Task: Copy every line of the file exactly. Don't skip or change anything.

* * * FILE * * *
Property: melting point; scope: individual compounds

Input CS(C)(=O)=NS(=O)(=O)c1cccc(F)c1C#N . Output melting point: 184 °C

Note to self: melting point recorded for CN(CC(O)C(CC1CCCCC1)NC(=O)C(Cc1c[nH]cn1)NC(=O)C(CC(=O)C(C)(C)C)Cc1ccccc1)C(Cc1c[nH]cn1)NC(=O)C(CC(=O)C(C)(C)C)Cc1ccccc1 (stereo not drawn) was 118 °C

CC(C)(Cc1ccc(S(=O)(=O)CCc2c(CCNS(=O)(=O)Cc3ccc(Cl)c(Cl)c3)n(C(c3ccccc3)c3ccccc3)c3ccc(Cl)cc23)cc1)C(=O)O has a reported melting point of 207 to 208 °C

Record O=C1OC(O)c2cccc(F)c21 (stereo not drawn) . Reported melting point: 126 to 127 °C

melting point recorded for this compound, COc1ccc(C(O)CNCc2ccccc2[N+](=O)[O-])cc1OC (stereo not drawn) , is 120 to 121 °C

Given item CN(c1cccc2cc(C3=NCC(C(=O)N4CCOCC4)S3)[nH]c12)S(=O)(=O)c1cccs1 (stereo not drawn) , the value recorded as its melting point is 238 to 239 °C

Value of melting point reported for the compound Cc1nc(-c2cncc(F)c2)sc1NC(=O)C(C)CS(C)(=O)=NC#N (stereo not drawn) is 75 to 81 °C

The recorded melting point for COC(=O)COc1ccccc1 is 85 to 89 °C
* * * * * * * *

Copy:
Property: melting point; scope: individual compounds

Input CS(C)(=O)=NS(=O)(=O)c1cccc(F)c1C#N . Output melting point: 184 °C

Note to self: melting point recorded for CN(CC(O)C(CC1CCCCC1)NC(=O)C(Cc1c[nH]cn1)NC(=O)C(CC(=O)C(C)(C)C)Cc1ccccc1)C(Cc1c[nH]cn1)NC(=O)C(CC(=O)C(C)(C)C)Cc1ccccc1 (stereo not drawn) was 118 °C

CC(C)(Cc1ccc(S(=O)(=O)CCc2c(CCNS(=O)(=O)Cc3ccc(Cl)c(Cl)c3)n(C(c3ccccc3)c3ccccc3)c3ccc(Cl)cc23)cc1)C(=O)O has a reported melting point of 207 to 208 °C

Record O=C1OC(O)c2cccc(F)c21 (stereo not drawn) . Reported melting point: 126 to 127 °C

melting point recorded for this compound, COc1ccc(C(O)CNCc2ccccc2[N+](=O)[O-])cc1OC (stereo not drawn) , is 120 to 121 °C

Given item CN(c1cccc2cc(C3=NCC(C(=O)N4CCOCC4)S3)[nH]c12)S(=O)(=O)c1cccs1 (stereo not drawn) , the value recorded as its melting point is 238 to 239 °C

Value of melting point reported for the compound Cc1nc(-c2cncc(F)c2)sc1NC(=O)C(C)CS(C)(=O)=NC#N (stereo not drawn) is 75 to 81 °C

The recorded melting point for COC(=O)COc1ccccc1 is 85 to 89 °C